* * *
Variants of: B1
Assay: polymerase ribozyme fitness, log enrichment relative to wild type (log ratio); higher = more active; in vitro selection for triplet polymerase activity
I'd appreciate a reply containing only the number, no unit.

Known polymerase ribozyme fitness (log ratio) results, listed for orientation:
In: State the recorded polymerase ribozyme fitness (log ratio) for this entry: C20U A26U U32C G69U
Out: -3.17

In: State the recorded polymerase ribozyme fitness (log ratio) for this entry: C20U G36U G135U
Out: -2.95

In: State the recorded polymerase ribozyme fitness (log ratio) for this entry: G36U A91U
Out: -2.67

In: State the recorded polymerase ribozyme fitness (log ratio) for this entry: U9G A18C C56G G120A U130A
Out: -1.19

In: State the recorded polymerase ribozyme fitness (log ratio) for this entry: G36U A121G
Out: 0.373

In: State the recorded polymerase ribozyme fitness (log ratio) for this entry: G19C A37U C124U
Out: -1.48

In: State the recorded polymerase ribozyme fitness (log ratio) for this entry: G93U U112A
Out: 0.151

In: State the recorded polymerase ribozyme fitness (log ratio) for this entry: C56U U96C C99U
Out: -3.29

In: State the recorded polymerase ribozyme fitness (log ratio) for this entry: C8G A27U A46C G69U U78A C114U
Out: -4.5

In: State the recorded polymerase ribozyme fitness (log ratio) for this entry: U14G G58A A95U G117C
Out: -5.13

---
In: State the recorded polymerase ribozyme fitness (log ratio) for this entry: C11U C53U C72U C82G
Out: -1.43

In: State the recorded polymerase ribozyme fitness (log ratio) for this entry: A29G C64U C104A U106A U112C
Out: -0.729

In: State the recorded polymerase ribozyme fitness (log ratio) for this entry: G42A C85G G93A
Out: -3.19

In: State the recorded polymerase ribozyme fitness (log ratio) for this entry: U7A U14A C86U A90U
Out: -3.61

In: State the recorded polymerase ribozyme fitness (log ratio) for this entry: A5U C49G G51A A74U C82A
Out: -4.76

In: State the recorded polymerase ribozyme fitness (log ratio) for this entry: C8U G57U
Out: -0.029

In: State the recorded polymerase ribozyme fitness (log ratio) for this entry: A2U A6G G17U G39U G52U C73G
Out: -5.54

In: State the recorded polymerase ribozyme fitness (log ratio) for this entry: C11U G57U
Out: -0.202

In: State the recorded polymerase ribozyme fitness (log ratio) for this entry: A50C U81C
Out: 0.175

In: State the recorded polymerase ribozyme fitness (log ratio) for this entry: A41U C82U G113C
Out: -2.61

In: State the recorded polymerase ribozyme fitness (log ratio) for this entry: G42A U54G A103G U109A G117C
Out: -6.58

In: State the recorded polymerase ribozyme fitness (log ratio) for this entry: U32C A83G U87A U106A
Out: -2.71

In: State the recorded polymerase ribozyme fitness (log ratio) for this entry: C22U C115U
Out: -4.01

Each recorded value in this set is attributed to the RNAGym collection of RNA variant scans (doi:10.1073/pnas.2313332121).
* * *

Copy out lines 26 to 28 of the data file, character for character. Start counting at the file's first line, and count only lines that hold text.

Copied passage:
In: State the recorded polymerase ribozyme fitness (log ratio) for this entry: C11U C53U C72U C82G
Out: -1.43

In: State the recorded polymerase ribozyme fitness (log ratio) for this entry: A29G C64U C104A U106A U112C